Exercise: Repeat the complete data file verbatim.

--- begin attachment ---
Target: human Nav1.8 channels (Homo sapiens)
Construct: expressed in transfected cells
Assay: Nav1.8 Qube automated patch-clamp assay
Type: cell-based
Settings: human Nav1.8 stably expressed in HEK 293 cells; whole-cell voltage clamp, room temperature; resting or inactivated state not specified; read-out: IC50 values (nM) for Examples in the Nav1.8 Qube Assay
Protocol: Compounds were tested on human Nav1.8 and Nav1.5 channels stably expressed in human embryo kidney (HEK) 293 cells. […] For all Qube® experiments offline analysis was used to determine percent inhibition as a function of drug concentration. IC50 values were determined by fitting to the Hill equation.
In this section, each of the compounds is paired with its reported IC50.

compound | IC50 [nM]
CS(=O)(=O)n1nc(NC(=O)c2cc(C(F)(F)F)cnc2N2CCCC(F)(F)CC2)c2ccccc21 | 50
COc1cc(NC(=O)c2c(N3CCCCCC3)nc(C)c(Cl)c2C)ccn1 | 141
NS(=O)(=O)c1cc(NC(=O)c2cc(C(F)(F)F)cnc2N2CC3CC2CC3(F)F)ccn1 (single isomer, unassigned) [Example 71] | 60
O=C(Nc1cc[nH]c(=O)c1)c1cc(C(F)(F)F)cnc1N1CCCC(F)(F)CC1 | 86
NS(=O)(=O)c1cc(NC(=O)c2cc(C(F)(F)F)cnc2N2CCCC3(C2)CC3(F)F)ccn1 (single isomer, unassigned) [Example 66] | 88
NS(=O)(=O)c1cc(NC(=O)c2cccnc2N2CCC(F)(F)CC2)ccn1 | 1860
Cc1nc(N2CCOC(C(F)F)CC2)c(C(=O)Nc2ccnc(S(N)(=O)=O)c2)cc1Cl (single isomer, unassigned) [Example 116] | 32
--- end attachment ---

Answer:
Target: human Nav1.8 channels (Homo sapiens)
Construct: expressed in transfected cells
Assay: Nav1.8 Qube automated patch-clamp assay
Type: cell-based
Settings: human Nav1.8 stably expressed in HEK 293 cells; whole-cell voltage clamp, room temperature; resting or inactivated state not specified; read-out: IC50 values (nM) for Examples in the Nav1.8 Qube Assay
Protocol: Compounds were tested on human Nav1.8 and Nav1.5 channels stably expressed in human embryo kidney (HEK) 293 cells. […] For all Qube® experiments offline analysis was used to determine percent inhibition as a function of drug concentration. IC50 values were determined by fitting to the Hill equation.
In this section, each of the compounds is paired with its reported IC50.

compound | IC50 [nM]
CS(=O)(=O)n1nc(NC(=O)c2cc(C(F)(F)F)cnc2N2CCCC(F)(F)CC2)c2ccccc21 | 50
COc1cc(NC(=O)c2c(N3CCCCCC3)nc(C)c(Cl)c2C)ccn1 | 141
NS(=O)(=O)c1cc(NC(=O)c2cc(C(F)(F)F)cnc2N2CC3CC2CC3(F)F)ccn1 (single isomer, unassigned) [Example 71] | 60
O=C(Nc1cc[nH]c(=O)c1)c1cc(C(F)(F)F)cnc1N1CCCC(F)(F)CC1 | 86
NS(=O)(=O)c1cc(NC(=O)c2cc(C(F)(F)F)cnc2N2CCCC3(C2)CC3(F)F)ccn1 (single isomer, unassigned) [Example 66] | 88
NS(=O)(=O)c1cc(NC(=O)c2cccnc2N2CCC(F)(F)CC2)ccn1 | 1860
Cc1nc(N2CCOC(C(F)F)CC2)c(C(=O)Nc2ccnc(S(N)(=O)=O)c2)cc1Cl (single isomer, unassigned) [Example 116] | 32